I’ve said before that I’m pretty indifferent on the combination of chocolate and peanut butter; I like them each separately, but together they generally elicit a big ‘meh’ as far as I’m concerned. However, I was actually looking forward to making this Peanut Butter Pie with Cookie Crust & Easy Fudge Sauce for Baked Sunday Mornings for one particular reason: There’s a mac-and-cheese focused restaurant in Oakland, CA, called Homeroom (OMG, if you live in the area and haven’t been there, seriously do yourself a favor), and aside from some of the best-ever mac & cheese I’ve ever had, there’s one dessert on the menu that I get every time I’m there, and which I dream about the rest of the time: Peanut Butter Pie. It’s a silky, fluffy, moussy frozen filling nestled inside a graham cracker crust, drizzled with chocolate sauce. Inexplicably, I’ve never made it, even though I own their cookbook. But when I saw this pie in BAKED: New Frontiers in Baking, it immediately reminded me of that peanut butter pie that I lust after, and it was one of our remaining recipes that I anxiously awaited. This one is slightly different in that the crust is made of crushed chocolate wafers and there’s a layer of melted chocolate on the bottom, but the peanut butter filling was indeed very reminiscent of Homeroom’s glorious creation. Thanks to a generous 1½ cups of whipped heavy cream, it is fluffy and mousse-like, not heavy as many peanut butter desserts can be.
Anyone who knows me knows that while there’s no place I’d rather be than in the kitchen, I am a slowwwwwpoke when making basically anything. Which is why I was delighted that this pie doesn’t take long at all to whip up, even for me! It’s a 100% no-bake dessert, and that’s quite nice every once in a while. You’ll first make the chocolate crumb crust, which is simply comprised of crushed chocolate wafers (I used Nabisco Famous Chocolate Wafers), a little sugar, and melted butter stirred together. The only issue I had with this recipe is that the amount of crust was woefully insufficient for my taste– I like a thick crust, and there was barely enough to cover the sides of the pie dish. I ended up making another half-batch to add to the original amount, so next time I would simply make 50% more, which works out well because it uses up an entire 9-ounce sleeve of the chocolate wafers. I pressed the additional crust into the dish, popped it into the fridge to chill, and was quickly on my merry way to preparing the filling.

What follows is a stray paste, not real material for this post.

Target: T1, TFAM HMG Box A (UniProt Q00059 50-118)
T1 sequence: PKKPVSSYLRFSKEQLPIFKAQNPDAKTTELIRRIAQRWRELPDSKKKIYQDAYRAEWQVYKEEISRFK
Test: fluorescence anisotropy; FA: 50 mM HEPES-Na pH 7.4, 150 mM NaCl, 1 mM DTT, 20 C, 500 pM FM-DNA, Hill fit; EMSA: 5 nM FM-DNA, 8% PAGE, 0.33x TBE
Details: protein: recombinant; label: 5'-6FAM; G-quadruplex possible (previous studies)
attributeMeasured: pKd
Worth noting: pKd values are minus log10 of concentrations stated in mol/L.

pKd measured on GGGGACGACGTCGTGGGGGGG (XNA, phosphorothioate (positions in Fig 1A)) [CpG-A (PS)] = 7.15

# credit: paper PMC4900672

Actually, one quick step first– you’ll melt chocolate with a smidge of corn syrup to coat the bottom of the crust. The recipe calls for using chocolate chips, but I used chopped 61% chocolate instead, as it melts better than chocolate chips.
As for the filling, this is so dead simple– I couldn’t believe how quick it was. You beat a brick of cream cheese, a couple big dollops of peanut butter, dark brown sugar, and vanilla extract in the bowl of a mixer until smooth, then fold in heavy cream that you’ve whipped to soft peaks. Pile this beautifully fluffy cloud right into the chilled pie crust, and in the freezer it goes. At first it seems like way too much cream for that amount of peanut butter, but it will all get incorporated with a little patience and a light hand. Also, I used vanilla bean paste here, as I like the look of the vanilla seed flecks throughout the peanut butter. (These days my usage of extract vs. paste depends on whether it’s important not to have visible flecks, because my giant bottle of Nielsen-Massey extract is getting low, whereas my giant bottle of paste is fuller, and the price of replacing them is unconscionable at the moment due to the high price of vanilla…)
While the pie sets, you’ll make a very simple “fudge” sauce, which is actually just a chocolate ganache with a lot of corn syrup in it. (I know, way to sell it, right?) You’ll pour hot cream with corn syrup over chopped dark and milk chocolates, then whisk it all together into a beautifully smooth ganache. It will firm up quite a bit if you put it in the fridge, but can be easily rewarmed for drizzling.
The pie is supposed to be frozen for a minimum of 4 hours, but I took it out after 3 hours because of the memory of the last icebox pie I made, BAKED’s Frozen Swiss Chocolate Pie a couple of years ago. That pie was so rock-solid, even after sitting out at room temperature for hours, that is was really not fun to cut or deal with at all (mighty delicious though). I didn’t know if the same thing would happen here, but to preempt any such over-freezing, I took it out early. I was thrilled that the filling texture was fluffy, yet it cut fairly cleanly. The only part that was slightly annoying was that the melted chocolate layer on the bottom was a bit difficult to cut through.
The rest of the pie went back in the freezer overnight, and I was even more thrilled to discover 24 hours later that the texture of the pie does not get overly solid at all! It was simply firmer, but still light, fluffy, and smooth; in fact, I liked it even better than the initial tasting. The chocolate-covered crust, on the other hand, was rather challenging to cut through in the pie dish after freezing for so long. I’m wondering if there’s any reason why the melted chocolate can’t be omitted– I might try this next time. Better yet, I wonder if I could simply fold the melted chocolate through the peanut butter filling all ribbon-like? Perhaps there’s another pie in my not-too-distant future…
Oh! And I thought of one more thing– how fab would this be if you subbed speculoos (cookie butter) for the peanut butter?! That just might be my next version.
Despite the hard crust, I absolutely loved this pie, and I’d eat it over and over again. I highly recommend you do the same! Find the recipe for Peanut Butter Pie with Cookie Crust & Easy Fudge Sauce at Baked Sunday Mornings, and take a peek at my fellow BSMers’ pies too. 🙂
© Dafna Adler & Stellina Sweets, 2019.